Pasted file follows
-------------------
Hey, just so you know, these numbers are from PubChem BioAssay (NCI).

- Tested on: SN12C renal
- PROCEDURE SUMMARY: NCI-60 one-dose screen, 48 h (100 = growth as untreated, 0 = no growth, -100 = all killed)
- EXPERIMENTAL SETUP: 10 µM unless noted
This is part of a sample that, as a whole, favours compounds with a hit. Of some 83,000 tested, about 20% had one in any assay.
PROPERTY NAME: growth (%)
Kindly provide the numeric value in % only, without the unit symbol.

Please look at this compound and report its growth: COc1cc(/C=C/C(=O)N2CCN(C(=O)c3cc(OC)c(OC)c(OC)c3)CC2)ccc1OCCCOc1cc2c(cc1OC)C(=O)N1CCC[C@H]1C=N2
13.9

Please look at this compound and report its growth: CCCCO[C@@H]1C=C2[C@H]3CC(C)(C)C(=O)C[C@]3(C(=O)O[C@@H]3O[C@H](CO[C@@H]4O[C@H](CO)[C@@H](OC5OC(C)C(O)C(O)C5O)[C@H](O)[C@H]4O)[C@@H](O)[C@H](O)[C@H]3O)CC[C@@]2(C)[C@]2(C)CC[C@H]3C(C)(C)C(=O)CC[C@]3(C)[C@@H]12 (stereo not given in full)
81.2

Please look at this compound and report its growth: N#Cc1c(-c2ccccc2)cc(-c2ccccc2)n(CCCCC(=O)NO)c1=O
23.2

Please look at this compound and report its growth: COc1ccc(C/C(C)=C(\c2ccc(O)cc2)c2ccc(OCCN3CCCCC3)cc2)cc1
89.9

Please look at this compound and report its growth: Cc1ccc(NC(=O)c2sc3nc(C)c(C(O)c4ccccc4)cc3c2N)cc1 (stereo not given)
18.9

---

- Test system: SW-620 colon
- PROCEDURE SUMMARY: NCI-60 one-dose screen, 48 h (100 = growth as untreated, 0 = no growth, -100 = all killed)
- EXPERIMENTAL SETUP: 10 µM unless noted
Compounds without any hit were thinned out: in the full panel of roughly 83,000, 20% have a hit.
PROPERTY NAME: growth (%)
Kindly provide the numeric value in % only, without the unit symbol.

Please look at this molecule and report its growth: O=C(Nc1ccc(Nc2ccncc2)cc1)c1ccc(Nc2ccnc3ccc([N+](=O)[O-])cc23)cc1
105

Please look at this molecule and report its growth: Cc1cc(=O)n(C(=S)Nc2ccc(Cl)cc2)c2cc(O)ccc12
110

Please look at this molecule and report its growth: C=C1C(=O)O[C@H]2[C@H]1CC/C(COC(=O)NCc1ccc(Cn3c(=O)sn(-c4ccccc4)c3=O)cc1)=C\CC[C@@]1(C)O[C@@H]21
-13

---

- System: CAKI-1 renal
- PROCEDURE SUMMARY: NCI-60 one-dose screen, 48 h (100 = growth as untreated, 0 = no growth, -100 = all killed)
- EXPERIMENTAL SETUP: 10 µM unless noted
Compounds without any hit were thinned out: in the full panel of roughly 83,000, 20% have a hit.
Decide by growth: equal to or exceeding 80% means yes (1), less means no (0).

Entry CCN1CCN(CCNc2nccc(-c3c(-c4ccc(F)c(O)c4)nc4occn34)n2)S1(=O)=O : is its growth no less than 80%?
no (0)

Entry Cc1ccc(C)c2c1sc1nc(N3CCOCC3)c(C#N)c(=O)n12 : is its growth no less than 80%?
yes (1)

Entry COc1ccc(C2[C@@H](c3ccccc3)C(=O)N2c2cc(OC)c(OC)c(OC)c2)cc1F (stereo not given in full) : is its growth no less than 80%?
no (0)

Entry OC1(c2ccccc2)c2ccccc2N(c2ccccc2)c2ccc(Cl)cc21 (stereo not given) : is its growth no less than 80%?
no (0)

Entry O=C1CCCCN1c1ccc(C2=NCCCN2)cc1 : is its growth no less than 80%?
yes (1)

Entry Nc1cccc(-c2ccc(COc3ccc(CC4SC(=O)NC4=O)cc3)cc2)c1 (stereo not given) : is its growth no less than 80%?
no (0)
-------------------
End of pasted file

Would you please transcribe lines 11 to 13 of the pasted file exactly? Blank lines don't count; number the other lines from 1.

81.2

Please look at this compound and report its growth: N#Cc1c(-c2ccccc2)cc(-c2ccccc2)n(CCCCC(=O)NO)c1=O
23.2